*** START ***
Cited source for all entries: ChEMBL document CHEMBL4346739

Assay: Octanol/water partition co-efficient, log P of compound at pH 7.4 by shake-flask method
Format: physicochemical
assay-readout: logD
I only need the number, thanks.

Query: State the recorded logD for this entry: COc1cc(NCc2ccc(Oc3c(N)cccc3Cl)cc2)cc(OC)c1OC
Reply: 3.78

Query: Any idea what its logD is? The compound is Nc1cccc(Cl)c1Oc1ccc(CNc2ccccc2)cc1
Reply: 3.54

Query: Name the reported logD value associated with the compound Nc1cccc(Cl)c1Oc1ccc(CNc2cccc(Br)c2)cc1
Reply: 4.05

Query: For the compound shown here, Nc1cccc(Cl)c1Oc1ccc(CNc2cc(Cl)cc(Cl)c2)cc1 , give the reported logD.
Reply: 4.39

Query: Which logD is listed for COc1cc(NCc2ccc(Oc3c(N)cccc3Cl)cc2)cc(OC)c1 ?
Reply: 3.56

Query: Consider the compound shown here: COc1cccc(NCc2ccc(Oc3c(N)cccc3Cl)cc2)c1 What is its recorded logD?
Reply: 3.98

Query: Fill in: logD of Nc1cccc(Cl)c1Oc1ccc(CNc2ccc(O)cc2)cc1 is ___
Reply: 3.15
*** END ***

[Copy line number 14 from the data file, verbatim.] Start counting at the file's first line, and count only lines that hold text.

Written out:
Query: Which logD is listed for COc1cc(NCc2ccc(Oc3c(N)cccc3Cl)cc2)cc(OC)c1 ?